Dental bridge: how and why

Dental Bridges – common questions about bridges answered

What are dental bridges?

Dental bridges are a tooth replacement option to fill a gap created by one or more missing teeth. Bridges are made of at least one crown which is attached to the tooth next to the gap being replaced. A matching replacement (pontic) tooth is anchored to crown(s), filling the gap.

What are dental bridges made from?

The replacement tooth can be fabricated from a range of durable materials such as porcelain, gold, zirconia and other alloys. Not only do bridges restore your smile aesthetically, but they also restore the functionality of your mouth.

What are the four main types of bridges?

  • Conventional
  • Cantilever
  • Maryland
  • Implant supported


Conventional bridges are recommended when the teeth either side of a gap are present. The process involved in making a conventional bridge is firstly reshaping the teeth either side of the gap, creating and then cementing the restoration which has the false tooth in the gap.


Cantilever bridges are ideal when there is only one tooth present next to the missing tooth. As there is only one tooth for the replacement tooth to be anchored to, there are certain risks involved with cantilever bridges. The forces on the one supporting tooth may compromise it.


Maryland bridges are one of the more conservative bridge options. They are similar to conventional bridges, however, as opposed to reshaping the teeth, they are attached to the adjacent teeth with a metal or porcelain “wing”. The benefit of Maryland bridges is the use of resin cement to hold the bridge in place, with the dentists only needing to very minimally adjust the natural teeth. Resin materials have significantly improved in recent years. However, they may be deboned as they are limited by the strength of the resin.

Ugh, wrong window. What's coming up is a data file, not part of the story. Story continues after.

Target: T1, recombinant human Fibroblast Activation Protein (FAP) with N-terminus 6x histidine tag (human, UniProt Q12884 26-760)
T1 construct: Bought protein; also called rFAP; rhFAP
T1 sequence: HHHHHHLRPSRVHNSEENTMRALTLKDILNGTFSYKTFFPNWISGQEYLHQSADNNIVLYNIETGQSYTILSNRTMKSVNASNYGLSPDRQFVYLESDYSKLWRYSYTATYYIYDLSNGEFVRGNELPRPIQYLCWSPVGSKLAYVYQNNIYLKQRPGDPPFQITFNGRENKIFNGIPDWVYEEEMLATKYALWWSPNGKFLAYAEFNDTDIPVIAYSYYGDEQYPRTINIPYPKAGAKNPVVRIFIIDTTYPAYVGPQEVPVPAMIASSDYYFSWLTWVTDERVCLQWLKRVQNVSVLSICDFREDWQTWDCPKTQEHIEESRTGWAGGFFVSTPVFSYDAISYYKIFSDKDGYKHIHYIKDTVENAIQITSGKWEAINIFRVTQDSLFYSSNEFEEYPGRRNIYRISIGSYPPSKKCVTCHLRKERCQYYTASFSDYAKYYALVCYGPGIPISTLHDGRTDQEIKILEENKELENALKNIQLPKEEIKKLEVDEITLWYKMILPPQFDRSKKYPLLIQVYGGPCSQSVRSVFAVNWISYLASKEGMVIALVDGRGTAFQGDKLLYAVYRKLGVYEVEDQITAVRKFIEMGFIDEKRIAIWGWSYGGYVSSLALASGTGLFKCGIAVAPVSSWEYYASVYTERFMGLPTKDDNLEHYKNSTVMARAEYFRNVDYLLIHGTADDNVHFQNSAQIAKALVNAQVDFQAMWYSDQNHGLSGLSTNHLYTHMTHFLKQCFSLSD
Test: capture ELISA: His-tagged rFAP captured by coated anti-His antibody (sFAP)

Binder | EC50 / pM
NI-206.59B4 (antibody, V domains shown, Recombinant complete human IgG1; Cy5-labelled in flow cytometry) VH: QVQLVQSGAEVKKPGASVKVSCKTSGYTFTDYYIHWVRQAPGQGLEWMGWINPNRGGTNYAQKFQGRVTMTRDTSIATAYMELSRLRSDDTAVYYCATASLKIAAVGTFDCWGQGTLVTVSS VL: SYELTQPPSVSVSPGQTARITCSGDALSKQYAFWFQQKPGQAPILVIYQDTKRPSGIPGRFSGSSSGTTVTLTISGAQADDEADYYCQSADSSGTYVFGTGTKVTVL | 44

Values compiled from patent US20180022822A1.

Implant-supported bridges

For replacing missing teeth, implanted supported bridges are the most stable option. The first step for an implant supported bridge is the careful surgical placement of titanium screws into the jawbone where there missing tooth. After a healing period, the fabricated replacement tooth is attached to the implant which has integrated into to the bone.

While implant supported bridges are the most stable option, each patient needs to be assessed to ensure there is enough bone as well as good quality bone. The investigations may include x-rays, CT scans, photographs and other diagnostic tests.  Some considerations before getting an implant support bridge include; the additional time they require to complete, they are more invasive, and the fee for implants is generally more than other bridges. Despite this, they are a good option because they do not compromise adjacent teeth and have the potential to last a lifetime.

How do I know which bridge is best for me?

The type of bridge is determined by where the missing tooth/teeth are, the condition of the teeth surrounding the missing tooth and personal factors such as general health, budget and individual preference.

Information about different types of dental bridge materials

Silver, gold and metal alloys

  • Strongest material
  • Requires less reshaping of natural tooth
  • Good option for back teeth which generate strong forces
  • Aesthetic contrast


  • Thicker and less durable than metal
  • Natural teeth need more adjustments
  • Tooth coloured and easy to match to natural teeth either side


  • Material is a dental ceramic
  • Similar strength to metal
  • Natural teeth below do not need much reshaping
  • Great aesthetics to match adjacent teeth

Porcelain-Fused-to-Metal (PFM)

  • Strengthened by a metal base
  • Porcelain on the outer surface to match the natural teeth
  • Thicker due to two layers of materials